Hope of recovery?

Although Pleiestiftelsen was originally intended primarily as a care facility, observations and trials were still carried out. As early as 1860, one patient room was reserved for men and one for women, where a total of 14 patients were selected who were considered ‘fit to undergo curative trials.’ These were young people who had not had the disease very long, and who were therefore thought to have the best chance of being cured.

Head Physician Løberg believed that, if the disease had recently been diagnosed, its progression could be stopped, or perhaps even cured, as long as patients abided by strict control and a way of life that was ‘in accordance with the health rules’. What he primarily meant by this was being extremely strict with cleanliness, frequent bathing, healthy air, avoiding colds, wearing clothes suitable for the season and woollen garments next to the skin, and ensuring a healthy diet, regular exercise in the fresh air and suitable work.

The annual reports reference certain patients who were discharged because they were considered cured, or because they didn’t have leprosy after all. In 1873, patient no. 355 Johannes Tollefsen Mehus was discharged as cured. He was hospitalised in 1858 with his parents. He was only three years old at the time and his symptoms were weak. He was around 18 years old when he was discharged, and was described as ‘well-nourished and strong’ and without ‘diagnosable signs of leprosy’. As with several other hospitals, patients discharged as cured often returned after some time with new symptoms, but it is not known what happened to Johannes Tollefsen Mehus.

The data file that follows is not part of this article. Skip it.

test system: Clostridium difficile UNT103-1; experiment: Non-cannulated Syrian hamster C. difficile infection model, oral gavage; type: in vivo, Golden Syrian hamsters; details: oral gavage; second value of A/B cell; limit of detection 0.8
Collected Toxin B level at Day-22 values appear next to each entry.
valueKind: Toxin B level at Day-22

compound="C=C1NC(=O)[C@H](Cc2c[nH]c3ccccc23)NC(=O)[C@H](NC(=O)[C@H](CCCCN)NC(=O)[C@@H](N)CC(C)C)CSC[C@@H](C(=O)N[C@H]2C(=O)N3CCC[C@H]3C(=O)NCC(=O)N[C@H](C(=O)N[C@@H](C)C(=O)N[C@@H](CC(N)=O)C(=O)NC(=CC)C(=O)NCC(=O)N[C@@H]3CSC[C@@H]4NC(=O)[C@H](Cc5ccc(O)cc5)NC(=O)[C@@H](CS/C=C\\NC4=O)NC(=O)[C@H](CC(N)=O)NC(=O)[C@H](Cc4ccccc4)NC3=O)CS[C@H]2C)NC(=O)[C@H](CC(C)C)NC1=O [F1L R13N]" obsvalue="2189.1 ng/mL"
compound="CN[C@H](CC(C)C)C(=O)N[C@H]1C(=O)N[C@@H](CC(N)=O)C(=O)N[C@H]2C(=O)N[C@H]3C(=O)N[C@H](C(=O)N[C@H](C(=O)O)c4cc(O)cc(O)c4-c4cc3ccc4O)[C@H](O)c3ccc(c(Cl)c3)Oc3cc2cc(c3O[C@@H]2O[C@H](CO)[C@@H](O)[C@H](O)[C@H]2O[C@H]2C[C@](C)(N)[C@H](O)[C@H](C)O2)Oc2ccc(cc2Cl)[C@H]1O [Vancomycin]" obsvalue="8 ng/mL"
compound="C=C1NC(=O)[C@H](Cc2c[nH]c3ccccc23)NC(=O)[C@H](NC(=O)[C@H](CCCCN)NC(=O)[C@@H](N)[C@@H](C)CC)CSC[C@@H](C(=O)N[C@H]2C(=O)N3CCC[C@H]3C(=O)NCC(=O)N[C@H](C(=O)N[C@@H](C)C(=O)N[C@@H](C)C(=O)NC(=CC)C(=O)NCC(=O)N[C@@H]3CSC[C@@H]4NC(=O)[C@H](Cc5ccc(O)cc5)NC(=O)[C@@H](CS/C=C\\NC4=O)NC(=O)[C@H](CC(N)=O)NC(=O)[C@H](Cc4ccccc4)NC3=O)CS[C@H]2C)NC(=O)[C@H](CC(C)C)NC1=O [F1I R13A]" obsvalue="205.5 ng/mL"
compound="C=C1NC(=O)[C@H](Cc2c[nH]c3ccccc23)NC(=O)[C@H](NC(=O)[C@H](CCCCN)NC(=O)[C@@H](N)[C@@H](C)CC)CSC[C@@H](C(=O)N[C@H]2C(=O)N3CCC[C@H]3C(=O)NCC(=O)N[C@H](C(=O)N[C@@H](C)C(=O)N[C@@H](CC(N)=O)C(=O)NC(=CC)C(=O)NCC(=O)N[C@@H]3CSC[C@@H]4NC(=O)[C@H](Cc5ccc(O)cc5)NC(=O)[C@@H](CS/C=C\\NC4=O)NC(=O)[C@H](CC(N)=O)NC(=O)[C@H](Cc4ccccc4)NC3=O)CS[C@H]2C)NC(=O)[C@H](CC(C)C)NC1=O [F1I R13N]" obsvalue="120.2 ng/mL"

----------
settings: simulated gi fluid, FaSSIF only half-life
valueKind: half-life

From 1895, Pleiestiftelsen was defined as a sanatorium. A distinction was made between the curative and the care department, and there were always far fewer patients in the curative department. The annual reports include many descriptions of remedies that were tried without success. In 1901, Lie concluded that for the vast majority of patients ‘leprosy runs its course despite all treatment,’ and that he had not seen any cases where he was convinced a treatment had done any harm, but he had also not seen many cases where treatment had been particularly beneficial. This would all change in 1947, with the advent of the first effective medicines.

Application for admission to Pleiestiftelsen. Regional State Archives of Bergen.
The idea that early treatment could be decisive to recovery is expressed in this letter to the superintendent of Pleiestiftelsen in 1885. One of the Poor Commissions is applying for a place for a 21-year-old boy to whom they had already given money for travel and sent on his way. They write that ‘The reason we do not await your honourable reply but send the boy immediately is that we believe any delay is indefensible, the boy can perhaps be saved’.
The Regional State Archives of Bergen.
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